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Clay Shirky: How Social Media Abetted The Arab Spring

Benjamin Gottlieb, Arezou Rezvani |
November 10, 2011 | 2:16 a.m. PST

Senior News Editor & Staff Reporter

This week on Eye On The Middle East:

Syria's defected soldiers and Iran's unwillingness to retreat from a nuclear program.

This week's featured guest is Clay Shirky.

Clay Shirky is a writer, consultant and scholar of social and economic effects of Internet technologies. He has a joint appointment at New York University's Arthur L. Carter Journalism Institute and the Interactive Telecommunications Program. In addition to teaching, Shirky's writings about the internet have appeared in the New York Times, the Wall Street Journal and Wired.   

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Featured song: "Boee" by Idan Raichel

Run Time: 22:06



Arezou Rezvani (9:19): Clay, it's great to have you on the program.

Clay Shirky (9:21): Thank you, Arezou. Great to be here.

AR (9:24): There has been a lot of talk about how New Media tools and technologies have played such a key role in the Arab Spring. To what extent do you think that real-time tools like Twitter or Facebook play a role in a people's revolt?

CS (9:39): You know, I don't think you can say people's revolt as a kind of general category. One of the things we've seen is that different regimes respond in different ways to different pressures. Certainly the fact that Egypt and Tunisia fell quickly, Libya defended into a civil war, that Syria has just turned into a kind of bloodbath, Bahrain is becoming effectively an anti-Shi'ite apartheid state means that there isn't a single dial labeled real-time that when you dial it up you get one coherent set of effects. That having been said, what we do see with the social media tools, what we do see with tools that allow for both amateur access to public speech and for group coordination is that it allows a committed group of citizens a way of taking on the state in a way that at least so far the states have a hard time responding to in completely coherent ways. There is what's called the dictator's dilemma that these tools force onto autocratic regimes and when I think about the effect of these tools on these regimes what I think I'm seeing can be broken down, just as a model, along three axes. These tools have done a better job of allowing citizens to synchronize their opinions. If you look at the Kafiya movement in Egypt starting in about 2004, it was a largely blog-based movement which allowed for a bunch of ideologically distinct actors in the Egyptian political scene like the Muslim Brotherhood and relatively secular pro-democracy movements to all agree that whatever else they disagreed about they wanted Mubarak out. The second effect is to coordinate action. It was possible for the Egyptian dissidents to say in advance, "We're hijacking National Police Day, we're taking over January 25 and we're turning it into kind of an ironic protest day. Even though it's National Police Day we're actually going to make an anti-police statement." And they could spread that message throughout the population without having to get permission or help from state media. And then the third thing, which I underestimated but has turned out to be one of the few universals of this wave of protest movement, is documenting the results. The ability of the Bahraini people, for instance, to document the state intervention in the Pearl roundabout in Bahrain or the ability of people to continue to use their cell phones to take photos and videos in Syria and get them out and up onto Youtube and distribute it widely.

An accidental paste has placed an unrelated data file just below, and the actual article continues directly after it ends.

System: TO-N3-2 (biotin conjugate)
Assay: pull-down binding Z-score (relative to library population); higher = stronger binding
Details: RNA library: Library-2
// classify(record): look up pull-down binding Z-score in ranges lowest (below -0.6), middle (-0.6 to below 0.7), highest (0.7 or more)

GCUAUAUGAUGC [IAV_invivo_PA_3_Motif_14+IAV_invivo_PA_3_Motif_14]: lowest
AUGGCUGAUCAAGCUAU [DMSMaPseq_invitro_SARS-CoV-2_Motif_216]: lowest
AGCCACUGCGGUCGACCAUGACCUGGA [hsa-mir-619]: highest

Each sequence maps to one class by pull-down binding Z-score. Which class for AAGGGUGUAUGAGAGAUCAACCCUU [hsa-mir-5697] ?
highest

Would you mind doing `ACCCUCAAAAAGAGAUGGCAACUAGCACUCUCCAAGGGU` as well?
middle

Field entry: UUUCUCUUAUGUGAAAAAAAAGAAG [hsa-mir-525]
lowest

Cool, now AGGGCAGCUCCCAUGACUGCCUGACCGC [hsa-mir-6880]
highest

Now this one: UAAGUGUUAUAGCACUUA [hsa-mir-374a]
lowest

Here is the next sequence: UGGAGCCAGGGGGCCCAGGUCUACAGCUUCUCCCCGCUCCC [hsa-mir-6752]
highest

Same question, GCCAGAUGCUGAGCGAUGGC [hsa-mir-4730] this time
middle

Benjamin Gottlieb (12:20): Clay, let's return to the idea you brought up about the dictator's dilemma. Bashar al-Assad is trying to snuff out opposition in Syria by silencing the media and blocking access to social media services like Facebook, like Twitter and this is a tactic we've seen work very effectively in places like Iran and in China, among others. For our listeners, Clay, can you walk us through the basics of how something like that is done? How social media can be stifled.